Robotics is without a doubt one of the most exciting fields in technology today. For decades, robots were just used for industrial purposes — efficient, but boring. These types of applications continue to make amazing progress, but robots have recently branched out: Self-driving cars are fundamentally robots. Drones are robots. Some of the most interesting kids’ toys, such as the ones made by Sphero or WowWee, are robots.
But even these new types of robots are purely purpose-driven. While you might say that a Tesla or a Sphero BB-8 have something like a personality, you would likely not describe them as “social”. Robots are machines that do a job, not something you would want to hang out with.
An MIT spin-off called Jibo wants to change that. It was founded by former MIT Media Lab researchers under the leadership of Cynthia Breazeal, and it ran one of the most successful Indiegogo funding campaigns ever — a full three years ago. After many delays, the first batch of Jibos have finally made it to their original backers, and the little robot already got quite a bit of attention. For instance, it just made the cover of Time Magazine as one of the 25 best inventions of 2017.
But does it live up to the hype? At a hefty price tag of $899 (Indigogo supporters three years ago paid $500), it better should. But how could a “social robot” that mostly does very similar things as the current generation of voice assistants ever justify a price that is 9 times that of an Amazon Echo?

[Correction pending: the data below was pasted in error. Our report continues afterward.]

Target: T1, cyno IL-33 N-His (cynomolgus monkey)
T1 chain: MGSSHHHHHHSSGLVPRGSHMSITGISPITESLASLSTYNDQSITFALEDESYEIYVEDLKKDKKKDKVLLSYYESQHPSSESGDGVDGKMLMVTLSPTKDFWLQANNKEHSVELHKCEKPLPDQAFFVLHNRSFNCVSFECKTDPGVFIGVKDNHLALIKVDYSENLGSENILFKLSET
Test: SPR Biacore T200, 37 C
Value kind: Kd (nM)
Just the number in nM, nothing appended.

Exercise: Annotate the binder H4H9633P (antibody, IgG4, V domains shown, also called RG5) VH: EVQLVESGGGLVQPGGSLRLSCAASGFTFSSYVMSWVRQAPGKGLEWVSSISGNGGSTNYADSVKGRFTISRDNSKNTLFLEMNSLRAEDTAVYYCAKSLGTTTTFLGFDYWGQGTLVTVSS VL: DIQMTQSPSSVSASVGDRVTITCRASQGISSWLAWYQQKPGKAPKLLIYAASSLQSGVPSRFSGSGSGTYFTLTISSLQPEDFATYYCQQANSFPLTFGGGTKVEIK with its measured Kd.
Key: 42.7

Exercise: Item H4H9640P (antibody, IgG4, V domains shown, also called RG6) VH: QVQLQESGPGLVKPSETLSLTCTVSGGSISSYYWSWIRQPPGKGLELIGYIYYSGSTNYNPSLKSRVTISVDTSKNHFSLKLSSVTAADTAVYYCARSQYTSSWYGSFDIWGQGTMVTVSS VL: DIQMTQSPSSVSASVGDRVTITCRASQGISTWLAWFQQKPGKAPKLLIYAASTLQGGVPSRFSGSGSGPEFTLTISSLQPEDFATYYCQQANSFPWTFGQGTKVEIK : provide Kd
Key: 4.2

I got my Jibo two weeks ago, and in my opinion it is at the same time one of the most fascinating and most frustrating gadgets in years.
Let’s get the basics out of the way: Jibo is a robot in the sense that it can move its body through three rotating layers, so it can rotate its head and look into different directions. It doesn’t have wheels, so it stays put wherever you park it (the kitchen countertop would be a good choice). The primary way to interact with Jibo is through voice commands, similar to an Amazon Echo or Google Home, activated by the keyphrase “Hey, Jibo!” In addition, Jibo also has a touchscreen that provides quick access to some basic functionality.
Jibo comes with two front-facing cameras that look like his eyes and are used for facial recognition (yes, it can actually see you and greet you) and to take pictures. The selfie function (“Hey Jibo, take my picture!”) is fun, but as so many things that Jibo does, gets old quite quickly.
The voice-activated features feel a bit like a first-generation Amazon Echo from over two years ago: It can give you information like the weather forecast, stock market updates, the latest news and such. It can tell jokes (they’re as bad as Alexa’s), answer simple questions with Wikipedia summaries, or find store hours for you. Home automation control is possible, but a bit clumsy using IFTTT. The main difference to Google Home and Alexa is that Jibo’s voice recognition is not nearly as robust, and you draw a blank with many more questions compared to these more mature voice assistants.
But Jibo’s focus is not to be useful, it’s to be personable and maybe even charming. And in a robotic way, he really delivers on that.